Saturday, May 19, 2007

 

Turkey's underwater archeological treasures and challenges

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Turkish Daily News
By Vercìhan Ziflioglu
May 19, 2007


Turkey's archeological riches are not limited to those under the earth. Surrounded by seas on three sides, Turkey attracts the curiosity of many local and foreign researchers with its underwater archeology.
In addition to many remains from antiquity, there are battleships and submarines from the World Wars I and II in the dark waters of Turkish seas. Underwater archeology researcher Selçuk Kolay complains about the lack of interest in our sunken treasures under the sea.

Kolay stated that the price of scrap iron rose with industrialization activities between the years 1960 and 1975. As a result of illegal diving to underwater historical remains, sunken ships were stripped and the pieces of iron were melted and resold. Saying that it is easy to dive to the sunken material that is up to forty meters underwater, Kolay commented, “Many important sunken objects were stripped in the vicinity of Istanbul. If some of these were opened to diving tourism, it would make a contribution to the country's economy greater than that of industry.” Kolay emphasized that some of this stripping was illegal and some of it was done as a result of bidding allowed by the government.

An engineer at the same time, Selçuk Kolay is interested in ships from the Steam Age. Diving in Turkey and many other countries in the world, Kolay located the Midilli Kurvazörü, which came from Germany and entered World War I under the Turkish flag and six German submarines used in World War II. After that he found the German submarine UB46 in the Black Sea and the Australian submarine AE2, which sank during World War I in the Karaburun waters of the Marmara Sea. Contributing to the locating and inventory of many sunken objects, Kolay found the remains of the Turkish submarine Atılay and the Russian ship Yvestafy in 1994 in the Aegean Sea. Indicating that the Atılay ran into a mine left over from World War I while diving near Morto Bay in 1942, Kolay went to Japan as an expert on steamships to participate in investigation of the Ertuğrul frigate. Selçuk Kolay is a member of the Turkish Institute of Nautical Archeology (TINA) Board of Directors and a member of the Institute of Nautical Archeology (INA).

The sunken remains Kolay located possess great historical importance. The most important of these are the Australian Submarine AE2 and the six German submarines that targeted Russian ships and ports during World War II. The AE2 was the first enemy ship to enter the Marmara Sea from Dardanelle. Kolay says that with a forty-man team that will come from Australia in September, they will carry out an investigation and gather data on the final condition of the AE2 and then bring the submarine to the surface using a special method. An offer was made to sell the German submarines to Turkey during İsmet İnönü's time, but it was rejected. In view of this development, the Germans removed the crew and, to prevent the submarines from being used by the Turks, they sank three of them at the mouth of the Sakarya River and three of them near Ağva. Kolay mentioned that the commander of the German sub-marines, Rodolf Arendt, is still alive and that he talks with him.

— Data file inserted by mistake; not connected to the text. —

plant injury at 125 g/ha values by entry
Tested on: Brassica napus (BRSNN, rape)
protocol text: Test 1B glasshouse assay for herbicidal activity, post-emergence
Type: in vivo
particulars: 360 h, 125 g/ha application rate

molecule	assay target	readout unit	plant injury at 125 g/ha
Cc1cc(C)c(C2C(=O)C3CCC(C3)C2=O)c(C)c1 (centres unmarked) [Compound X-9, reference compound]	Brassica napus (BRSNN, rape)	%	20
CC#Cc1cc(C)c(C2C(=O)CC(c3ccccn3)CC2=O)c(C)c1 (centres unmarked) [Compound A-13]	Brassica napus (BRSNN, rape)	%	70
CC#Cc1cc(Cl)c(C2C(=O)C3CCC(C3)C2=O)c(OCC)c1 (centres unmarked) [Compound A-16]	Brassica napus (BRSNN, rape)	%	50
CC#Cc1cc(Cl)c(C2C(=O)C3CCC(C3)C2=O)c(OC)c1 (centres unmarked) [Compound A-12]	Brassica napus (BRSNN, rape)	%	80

The Marmara Sea is quite rich from an archeological perspective

Beginning to become interested in technical antiques when he was at the Berlin Technical University, Kolay said, “Approximately 200 years have passed since the age of steam and underwater steamship archeology has developed.” Indicating that the definition of underwater archeology is not very different from that of land archeology, Kolay stated that the only difference is ships belonging to ancient times and investigations of settlements that have remained underwater.

Mentioning the importance of being able to make mathematical calculations and analysis on technical subjects while diving, Kolay emphasized that his engineering training was also advantageous in underwater archeological investigations regarding the Steam Age. “In the end, the steam age is a technical age. It is very appropriate in regard to training and mind-set for an engineer to investigate a topic related to technique and mechanics.” Kolay pointed out that there are many remains in the Marmara Sea, in particular, from ancient times and World War I.


The Black Sea provides insulation with its formation

Saying, “Things are found on a desk, not where they sank,” Kolay said that before the investigation begins, he first narrows down the area on the map and then concentrates on the target region. Because things do not move far from where they sank, it is possible for him to make correct location approximations. Kolay talked about the underwater conditions that protect sunken objects: “Salinity, oxygen and light are factors that affect sheet-iron in particular. On the other hand, sandy areas protect the area the sunken objects sit on and provide insulation from external influences. The best-protected remains are those in muddy and clay bottoms like in the Black Sea.

Pointing out that Turkish deep waters are becoming more and more polluted, Kolay says that the layer of mud increasing day by day is eliminating the sandy area. Investigating with special permission from the Ministry of Culture and the General Headquarters of the Monuments Museum, Selçuk Kolay indicated that there are many untouched sunken objects in places far from settlements in the Mediterranean and Aegean seas and near the central and eastern part of the Black Sea. He concluded that the treasure believed to be at the bottom of the Golden Horn is just a legend.


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